The numbers are indeed impressive; the Greek population represents only 0.15% of the world population but the ships that carry 20% of the global seaborne trade are controlled by Greeks. In particular, Greek shipping continues to hold the first position internationally (Figure 4). According to latest figures, the fleet amounts to 4,746 vessels (ships over 1,000 gt) of 365.45 million deadweight tons (dwt) – an increase of approximately 6.6% from the previous year – representing 19.89% of total world dwt and 49.15% of the total EU fleet5 (Figure 5). As such, Greek shipping plays an indispensable role in world seaborne trade including the EU’s export - import trade and in particular in securing the EU’s energy needs through the provision of reliable, efficient, green and safe sea transportation for the benefit of EU citizens and the EU economy at large. This state of affairs acquires additional importance in light of the fact that the EU relies on international shipping for more than 76% of its external trade6. The Greek Register accounts for 753 vessels (over 1,000 gt) amounting to 41.70 million gt7. The Greek-flagged fleet ranks seventh internationally (Figure 6) and second in the EU (in terms of dwt) (Figure 7). Moreover, Greek shipowners control 29.19% of the world crude oil tankers’ fleet, 22.03% of the world dry bulk carriers’ fleet and 15.45% of the world chemical and products tankers’ fleet (Figure 8).

A further tightening of ship financing was observed in 2017, with European banks showing signs of stress. However, newbuilding orders by Greek interests amounted to 206 vessels (over 1,000 gt), representing 24.47 million dwt from a total of 2,333 orders of 175.30 million dwt8 by the end of 2017 (Figure 9). Of these vessels, 142 were tankers corresponding to 29.16% of world tonnage (dwt) on order, which include 33 LNG / LPG tankers amounting to 17.76% of world tonnage (dwt) on order, 58 dry bulk carriers corresponding to 8.71% of world tonnage (dwt) on order and 5 containerships corresponding to 1.38% of world tonnage (dwt) on order (Figure 10).

The age profile of the Greek-flagged fleet in 2017 was 13.7 years and that of the Greek-owned fleet 11.5 years, whilst the average age of the world fleet was 14.6 years9. Greece remains on the International Maritime Organization (IMO) “List of confirmed Standards of Training, Certification and Watchkeeping for Seafarers (STCW) Parties” and on the White Lists of the Paris and Tokyo Memorandum of Understanding, while it is one of the safest fleets worldwide with 0.65% of the fleet (based on number of ships) or 0.19% of the fleet (based on tonnage) involved in accidents10.

Going forward, the prospects for next year look relatively healthy with world output projected to grow at 3.9% in 201811. This increased growth is likely to emanate from improved global economic momentum both in advanced and developing economies, which are expected to benefit from favourable global financial conditions and strong sentiments and assist in the acceleration in demand and investment. However, the continued reorientation of the Chinese economy towards domestic demand, the trade and regulatory developments affecting shipping which are in a state of flux internationally and policy uncertainties, as in the USA and in the EU and the UK post-Brexit, constitute negative factors for world seaborne trade in the near future. Nevertheless, overall projections for world seaborne trade exhibit continued expansion, with volumes growing at an estimated annual growth rate of 3.2% until 2022 and cargo flows set to expand across all segments but faster in containerized and major dry bulk commodities trades12.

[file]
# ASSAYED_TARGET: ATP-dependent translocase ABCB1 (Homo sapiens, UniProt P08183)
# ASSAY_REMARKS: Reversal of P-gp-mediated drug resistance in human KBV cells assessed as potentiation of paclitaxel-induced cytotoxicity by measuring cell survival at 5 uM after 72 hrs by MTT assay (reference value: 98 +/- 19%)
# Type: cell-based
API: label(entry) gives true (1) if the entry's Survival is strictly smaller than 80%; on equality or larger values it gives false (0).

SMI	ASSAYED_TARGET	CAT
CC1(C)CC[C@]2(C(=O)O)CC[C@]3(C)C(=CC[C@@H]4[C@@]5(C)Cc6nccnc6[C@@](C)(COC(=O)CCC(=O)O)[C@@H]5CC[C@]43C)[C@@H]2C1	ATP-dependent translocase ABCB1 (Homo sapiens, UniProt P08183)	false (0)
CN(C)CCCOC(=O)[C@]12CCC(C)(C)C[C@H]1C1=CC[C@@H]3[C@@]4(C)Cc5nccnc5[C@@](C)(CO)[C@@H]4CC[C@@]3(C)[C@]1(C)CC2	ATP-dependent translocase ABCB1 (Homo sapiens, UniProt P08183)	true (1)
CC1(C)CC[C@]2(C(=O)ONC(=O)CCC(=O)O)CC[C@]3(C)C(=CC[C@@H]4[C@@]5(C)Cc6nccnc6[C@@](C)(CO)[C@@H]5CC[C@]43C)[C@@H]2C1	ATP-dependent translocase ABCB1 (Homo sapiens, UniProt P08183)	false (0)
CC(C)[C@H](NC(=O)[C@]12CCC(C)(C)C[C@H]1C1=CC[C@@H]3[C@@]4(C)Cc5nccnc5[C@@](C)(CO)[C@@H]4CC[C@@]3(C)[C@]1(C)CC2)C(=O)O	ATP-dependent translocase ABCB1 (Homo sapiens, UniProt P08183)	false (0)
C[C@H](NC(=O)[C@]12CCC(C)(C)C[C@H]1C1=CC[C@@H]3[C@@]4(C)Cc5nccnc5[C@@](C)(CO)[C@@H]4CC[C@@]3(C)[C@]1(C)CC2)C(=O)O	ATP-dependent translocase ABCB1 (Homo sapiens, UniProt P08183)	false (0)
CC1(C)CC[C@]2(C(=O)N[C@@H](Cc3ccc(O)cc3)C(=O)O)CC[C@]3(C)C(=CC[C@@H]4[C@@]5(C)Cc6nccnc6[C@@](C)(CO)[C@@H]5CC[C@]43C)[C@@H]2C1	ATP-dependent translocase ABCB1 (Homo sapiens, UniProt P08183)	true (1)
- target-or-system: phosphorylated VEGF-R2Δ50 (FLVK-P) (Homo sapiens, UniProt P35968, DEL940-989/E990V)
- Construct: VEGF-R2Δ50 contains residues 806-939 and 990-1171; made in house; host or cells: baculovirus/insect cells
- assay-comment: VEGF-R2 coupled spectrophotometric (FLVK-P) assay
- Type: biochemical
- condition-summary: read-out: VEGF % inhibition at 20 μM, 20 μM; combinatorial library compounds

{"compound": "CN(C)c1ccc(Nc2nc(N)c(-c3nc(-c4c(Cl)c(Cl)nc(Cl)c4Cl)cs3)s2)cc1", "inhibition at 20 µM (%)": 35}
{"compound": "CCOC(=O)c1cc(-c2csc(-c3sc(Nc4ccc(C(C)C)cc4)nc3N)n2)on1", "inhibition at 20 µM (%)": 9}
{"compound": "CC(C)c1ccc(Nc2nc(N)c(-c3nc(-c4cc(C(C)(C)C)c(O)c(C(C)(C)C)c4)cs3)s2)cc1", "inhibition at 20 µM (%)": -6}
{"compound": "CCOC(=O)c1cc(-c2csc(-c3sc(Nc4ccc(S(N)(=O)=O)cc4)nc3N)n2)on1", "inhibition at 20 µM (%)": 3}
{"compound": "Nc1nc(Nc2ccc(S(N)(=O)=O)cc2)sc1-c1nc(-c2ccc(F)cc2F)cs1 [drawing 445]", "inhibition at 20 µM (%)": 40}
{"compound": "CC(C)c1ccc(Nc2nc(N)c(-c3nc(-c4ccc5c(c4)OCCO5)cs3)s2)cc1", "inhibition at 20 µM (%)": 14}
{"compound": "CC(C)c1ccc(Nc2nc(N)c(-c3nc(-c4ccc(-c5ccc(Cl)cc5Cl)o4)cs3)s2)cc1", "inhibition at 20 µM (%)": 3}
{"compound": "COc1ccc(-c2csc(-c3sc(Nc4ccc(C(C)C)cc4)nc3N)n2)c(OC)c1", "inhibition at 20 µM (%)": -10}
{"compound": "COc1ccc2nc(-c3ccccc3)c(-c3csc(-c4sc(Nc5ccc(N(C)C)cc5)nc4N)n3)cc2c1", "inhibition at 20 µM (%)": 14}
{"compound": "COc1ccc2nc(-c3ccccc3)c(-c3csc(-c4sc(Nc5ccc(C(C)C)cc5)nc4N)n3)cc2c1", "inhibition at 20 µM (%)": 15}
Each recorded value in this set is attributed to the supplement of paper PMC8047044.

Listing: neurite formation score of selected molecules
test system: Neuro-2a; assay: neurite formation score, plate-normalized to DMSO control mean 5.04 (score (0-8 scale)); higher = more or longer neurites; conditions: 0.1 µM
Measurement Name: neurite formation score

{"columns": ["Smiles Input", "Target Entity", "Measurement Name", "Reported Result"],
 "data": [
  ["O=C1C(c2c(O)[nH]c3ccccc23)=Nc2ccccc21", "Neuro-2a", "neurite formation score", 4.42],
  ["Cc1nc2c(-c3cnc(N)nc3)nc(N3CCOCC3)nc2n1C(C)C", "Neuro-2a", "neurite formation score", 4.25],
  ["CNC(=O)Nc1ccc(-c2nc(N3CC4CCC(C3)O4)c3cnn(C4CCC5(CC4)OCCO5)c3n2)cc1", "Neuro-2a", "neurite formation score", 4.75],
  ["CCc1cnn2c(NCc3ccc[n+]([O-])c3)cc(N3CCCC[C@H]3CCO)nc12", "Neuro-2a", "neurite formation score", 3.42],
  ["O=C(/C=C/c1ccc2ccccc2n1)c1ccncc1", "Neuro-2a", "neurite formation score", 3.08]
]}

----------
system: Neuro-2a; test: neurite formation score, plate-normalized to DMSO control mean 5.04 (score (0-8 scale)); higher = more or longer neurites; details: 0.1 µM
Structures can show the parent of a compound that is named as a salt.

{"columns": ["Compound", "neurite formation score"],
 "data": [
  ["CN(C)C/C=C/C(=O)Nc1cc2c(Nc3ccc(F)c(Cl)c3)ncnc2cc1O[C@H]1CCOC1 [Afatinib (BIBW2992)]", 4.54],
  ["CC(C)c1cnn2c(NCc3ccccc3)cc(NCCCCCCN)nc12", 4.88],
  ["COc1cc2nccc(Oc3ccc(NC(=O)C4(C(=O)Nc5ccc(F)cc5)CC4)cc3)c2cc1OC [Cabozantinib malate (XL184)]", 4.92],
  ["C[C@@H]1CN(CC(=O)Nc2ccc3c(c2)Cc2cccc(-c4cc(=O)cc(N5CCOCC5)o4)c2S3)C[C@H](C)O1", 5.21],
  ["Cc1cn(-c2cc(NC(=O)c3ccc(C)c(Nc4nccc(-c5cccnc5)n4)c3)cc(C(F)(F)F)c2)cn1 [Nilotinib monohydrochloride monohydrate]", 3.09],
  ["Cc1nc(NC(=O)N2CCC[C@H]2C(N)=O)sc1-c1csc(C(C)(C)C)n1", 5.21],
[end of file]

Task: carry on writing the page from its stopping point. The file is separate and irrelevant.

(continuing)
20% of global seaborne trade is carried in vessels controlled by Greeks who account for 0.15% of the world’s population. The Greek-owned fleet provides an indispensable service to our country, Europe and the world at large and constitutes a major achievement.
(1) International Monetary Fund (IMF), World Economic Outlook, January 2018
(2) Clarksons Research, 5 January 2018,
(3) Clarksons Research, 29 January 2018,
(4) Bank of Greece Report, February 2018
(5) IHS Markit, World Shipping Encyclopaedia, January 2018
(6) Eurostat, October 2017 (2015 data)
(7) IHS Markit, World Shipping Encyclopaedia, January 2018
(8) IHS Markit, World Shipping Encyclopaedia, January 2018
(9) IHS Markit, World Shipping Encyclopaedia, January 2018
(10) Hellenic Statistical Authority (ELSTAT), March 2018
(11) International Monetary Fund (IMF), World Economic Outlook, January 2018
(12) UNCTAD, Review of Maritime Transport, 2017